Jesus is comparing his work, his kingdom, his mission, to a sower of seeds. A sower went forth to sow, and the sower will be successful.  Harvest day will come.

His story is addressed to any and all who wonder about God’s interest and God’s purpose. It is told to those who need assurance that God will triumph, to those who wonder if Jesus, with all the attacks on him, can be the person sent from God as Messiah.

His critics rejected him because he gathered second-class people around him. They were disappointed because they were expecting a day of wrath  — for everybody except themselves.

They had closed their hearts to the good news, because, while they had intended to serve God, they had achieved too good an opinion of themselves, and that’s a lesson that never goes out of style.

To such persons, the gospel of God’s love for all people was an offense. They were offended by the humble appearance of the savior and those whom he loved.

“Why do you associate with these riffraff who are shunned by respectable people?” And he replies, “Because they are sick and need me, because they feel the gratitude of children forgiven by God.”

What he is saying to these loveless, self-righteous, disobedient critics, is that they have rejected the gospel.

And above all, he is saying, “I associate with the unloved of this world because God is good to the poor, God is glad when the lost are found. God is merciful to the despairing, the helpless, the needy.

In a non-biblical story about heaven, God is pictured as stopping a group before they walk through the pearly gates. He says, “Wait a minute.  Why do you think you’re getting in?”  Immediately a voice comes,

“Well, today’s Sunday and if I hadn’t died I would be in church like I have been every Sunday for over 40 years.”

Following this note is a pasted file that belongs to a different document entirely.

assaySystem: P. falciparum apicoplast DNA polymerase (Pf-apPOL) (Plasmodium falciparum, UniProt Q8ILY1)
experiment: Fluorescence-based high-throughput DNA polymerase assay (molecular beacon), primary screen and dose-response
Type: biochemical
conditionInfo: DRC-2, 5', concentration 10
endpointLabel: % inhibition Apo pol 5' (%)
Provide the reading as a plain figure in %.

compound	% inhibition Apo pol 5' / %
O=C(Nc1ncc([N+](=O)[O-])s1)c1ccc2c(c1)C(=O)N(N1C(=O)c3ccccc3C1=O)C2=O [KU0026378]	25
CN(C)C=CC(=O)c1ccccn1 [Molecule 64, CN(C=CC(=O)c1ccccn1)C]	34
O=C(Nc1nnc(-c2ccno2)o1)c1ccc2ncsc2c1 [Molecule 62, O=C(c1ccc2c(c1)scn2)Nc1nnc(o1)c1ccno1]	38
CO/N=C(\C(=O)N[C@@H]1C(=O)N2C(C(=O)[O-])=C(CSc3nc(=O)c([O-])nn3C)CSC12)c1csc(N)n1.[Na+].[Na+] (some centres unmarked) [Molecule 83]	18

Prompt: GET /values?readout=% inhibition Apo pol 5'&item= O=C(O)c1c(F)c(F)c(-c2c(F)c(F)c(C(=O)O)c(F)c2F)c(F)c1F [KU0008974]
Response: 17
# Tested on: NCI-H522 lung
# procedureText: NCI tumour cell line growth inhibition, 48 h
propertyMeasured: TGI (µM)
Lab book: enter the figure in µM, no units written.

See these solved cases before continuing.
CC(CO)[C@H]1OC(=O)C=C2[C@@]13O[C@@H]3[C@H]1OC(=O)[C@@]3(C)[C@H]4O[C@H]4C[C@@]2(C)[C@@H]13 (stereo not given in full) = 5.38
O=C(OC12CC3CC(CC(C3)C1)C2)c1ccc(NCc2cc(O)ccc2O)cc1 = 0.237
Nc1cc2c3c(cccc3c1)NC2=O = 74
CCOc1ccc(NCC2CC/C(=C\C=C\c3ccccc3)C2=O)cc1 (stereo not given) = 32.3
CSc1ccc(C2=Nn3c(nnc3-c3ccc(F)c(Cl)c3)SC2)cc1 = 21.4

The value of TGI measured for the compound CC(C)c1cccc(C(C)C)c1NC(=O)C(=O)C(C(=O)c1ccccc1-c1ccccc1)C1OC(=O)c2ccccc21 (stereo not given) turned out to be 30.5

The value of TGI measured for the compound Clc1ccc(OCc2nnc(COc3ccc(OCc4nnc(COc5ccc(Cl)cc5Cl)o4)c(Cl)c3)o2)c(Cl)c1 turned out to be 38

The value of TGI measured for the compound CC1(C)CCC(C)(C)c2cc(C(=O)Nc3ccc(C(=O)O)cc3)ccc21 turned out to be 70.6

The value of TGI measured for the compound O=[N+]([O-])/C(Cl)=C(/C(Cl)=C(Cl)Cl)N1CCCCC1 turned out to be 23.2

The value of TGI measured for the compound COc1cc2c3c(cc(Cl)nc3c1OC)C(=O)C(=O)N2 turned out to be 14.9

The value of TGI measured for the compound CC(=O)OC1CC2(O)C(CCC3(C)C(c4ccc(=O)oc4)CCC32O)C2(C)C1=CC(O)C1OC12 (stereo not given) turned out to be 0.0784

God says, “Nice; you ought to have been there anyway, but that doesn’t give you a ticket.” Another steps up to say, “I deserve it.

“I gave 1 percent of my income to the church and another percent to Lutheran World Hunger, and I would have given more this year.”

God only shakes his head. Another says, “I prayed every day of my life, and read my Bible.  And I was sincere in my devotions.”

God seems not to hear. “Did y’all miss the point?  Doesn’t anybody know how you really got here?”

A word reaches God’s ears. God says, “Would you say that again, louder?” A moment of silence and then a small voice comes.  “You promised.”

Isaiah told what God promised, “As the rain and snow come down from heaven so shall my word be that goes forth from my mouth.

“It shall not return to me empty, but shall accomplish that which I purpose, and succeed in the thing for which I sent it.”

God goes forth purposefully to sow his word in the world, even carelessly, everywhere.

Some of it will bear fruit. Some will prosper and yield a great harvest.  “You promised.”  God plants and God will reap the harvest.

Jesus went on to Jerusalem, trial and crucifixion, where his friends and followers all left him. He died a criminal’s death, a failure.  Everything appeared lost, dead, finished, except that God gave him resurrection and eternal life.

We are children of God whose kingdom will not fail. We are not guaranteed health and prosperity, or that the American way of life will last forever.

By God’s promise alone, the kingdom will triumph, with the cross of Christ as its symbol going before us.

Exceeding all our expectations, the seed will bring forth a harvest pleasing to God.

God the sower does not fail. God the sower will reap a great harvest.  God’s harvest will include each of us.  Our great and joyful duty is to see just how much good we can do in the meantime.

God comes forth into our world scattering seeds that can bear fruit in worship, service, responsibility, good stewardship, love for those around us, respect for all, seeds that can grow up into the kingdom’s harvest.

But such good deeds do not purchase our salvation.

We respond to God’s word because we want to be transformed through struggle and sacrifice to meet his goodness with productive lives, with kindness to each other, with deeds of love and mercy that praise his name and signify his kingdom at work.

The good we do to others without pride, without self-justification, all that is our response to his kingdom.

The harvest comes naturally for the people of God, because it is God who sows the seed.